The majority of healthcare providers may not be following evidence-based practices when screening and diagnosing hypertension, survey results have revealed. 

In a surprise to researchers, few of the 282 professionals surveyed across 10 medical centers reported using out-of-office blood pressure monitoring when making a new diagnosis of high blood pressure. The American Heart Association and American College of Cardiology advise that clinicians use techniques such as ambulatory monitoring, in which a patient wears a cuff that automatically checks blood pressure every 30 minutes during the day and every 60 minutes at night, said investigators from the Kaiser Permanente Washington Health Research Institute and the University of Washington.

Survey responses instead showed that:

  • Approximately 79% of healthcare providers believe that blood pressure measured manually with a stethoscope is a “very” or “highly accurate” way to assess blood pressure.
  • More than 96% of clinicians always or almost always relied on in-clinic blood pressure measurements when making a new diagnosis of hypertension.

Despite these findings, most physicians also agreed that out-of-office monitoring was an effective way to screen for hypertension, and fully 60% responded that they would prefer to use ambulatory blood pressure monitoring if available.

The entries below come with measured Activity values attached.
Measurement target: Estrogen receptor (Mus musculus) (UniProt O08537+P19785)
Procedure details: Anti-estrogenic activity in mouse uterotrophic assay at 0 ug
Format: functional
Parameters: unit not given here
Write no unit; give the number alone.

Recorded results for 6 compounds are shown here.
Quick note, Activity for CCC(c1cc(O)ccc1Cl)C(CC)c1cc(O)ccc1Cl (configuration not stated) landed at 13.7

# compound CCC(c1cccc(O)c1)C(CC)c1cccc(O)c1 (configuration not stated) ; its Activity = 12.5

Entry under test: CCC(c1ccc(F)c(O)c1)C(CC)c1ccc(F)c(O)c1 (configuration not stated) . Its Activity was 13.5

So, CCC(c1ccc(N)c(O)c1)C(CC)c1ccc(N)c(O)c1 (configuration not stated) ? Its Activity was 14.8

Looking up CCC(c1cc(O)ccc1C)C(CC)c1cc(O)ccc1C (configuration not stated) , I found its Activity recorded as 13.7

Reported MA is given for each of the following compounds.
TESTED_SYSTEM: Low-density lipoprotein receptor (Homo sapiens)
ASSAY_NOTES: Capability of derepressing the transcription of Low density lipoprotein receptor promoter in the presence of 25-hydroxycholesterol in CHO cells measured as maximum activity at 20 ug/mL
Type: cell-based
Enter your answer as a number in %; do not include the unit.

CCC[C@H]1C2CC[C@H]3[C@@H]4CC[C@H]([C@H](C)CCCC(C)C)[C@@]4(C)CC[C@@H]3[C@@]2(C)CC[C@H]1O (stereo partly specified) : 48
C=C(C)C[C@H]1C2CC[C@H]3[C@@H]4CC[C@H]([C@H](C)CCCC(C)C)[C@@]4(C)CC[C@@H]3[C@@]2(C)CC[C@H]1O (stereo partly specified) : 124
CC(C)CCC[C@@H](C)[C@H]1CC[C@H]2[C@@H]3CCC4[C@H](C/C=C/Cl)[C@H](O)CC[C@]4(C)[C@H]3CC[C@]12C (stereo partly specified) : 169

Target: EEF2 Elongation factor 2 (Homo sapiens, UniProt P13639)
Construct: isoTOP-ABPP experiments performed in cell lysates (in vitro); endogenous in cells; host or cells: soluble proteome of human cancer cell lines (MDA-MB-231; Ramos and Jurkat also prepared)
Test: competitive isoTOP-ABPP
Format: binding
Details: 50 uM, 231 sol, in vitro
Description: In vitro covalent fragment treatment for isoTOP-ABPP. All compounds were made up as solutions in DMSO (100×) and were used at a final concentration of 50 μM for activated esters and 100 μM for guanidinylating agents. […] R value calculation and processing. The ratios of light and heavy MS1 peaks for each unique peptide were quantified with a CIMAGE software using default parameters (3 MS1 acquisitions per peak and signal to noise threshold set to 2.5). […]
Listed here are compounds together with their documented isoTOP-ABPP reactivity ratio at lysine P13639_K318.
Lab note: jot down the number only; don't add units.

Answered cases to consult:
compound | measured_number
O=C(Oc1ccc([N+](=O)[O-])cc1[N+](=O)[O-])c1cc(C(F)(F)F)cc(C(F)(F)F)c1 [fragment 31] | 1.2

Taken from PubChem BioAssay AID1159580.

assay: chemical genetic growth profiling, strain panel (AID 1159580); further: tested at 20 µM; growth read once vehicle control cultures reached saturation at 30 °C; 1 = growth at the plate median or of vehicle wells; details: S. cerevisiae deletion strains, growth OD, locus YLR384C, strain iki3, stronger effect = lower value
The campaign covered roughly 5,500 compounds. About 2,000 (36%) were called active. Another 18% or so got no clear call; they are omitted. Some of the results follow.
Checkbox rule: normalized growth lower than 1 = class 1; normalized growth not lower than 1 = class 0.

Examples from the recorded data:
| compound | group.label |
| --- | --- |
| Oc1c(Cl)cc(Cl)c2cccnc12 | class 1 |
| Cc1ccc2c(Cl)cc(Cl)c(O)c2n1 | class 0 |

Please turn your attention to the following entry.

In related research, the study team also found that using an automated, office blood pressure monitor may not be an accurate way to rule in or rule out a new diagnosis of hypertension. 

“When there is a question of whether blood pressure is high or normal, getting more blood pressure measurements, either by at-home testing or by getting a 24-hour ambulatory monitoring test, is likely to lead to better decision-making,” concluded Beverly Green, M.D., M.P.H., lead author of the studies. 

Meanwhile, after almost 15 years of improvement, awareness among Americans about high blood pressure, how to control it and how best to treat it is on the decline, McKnight’s recently reported.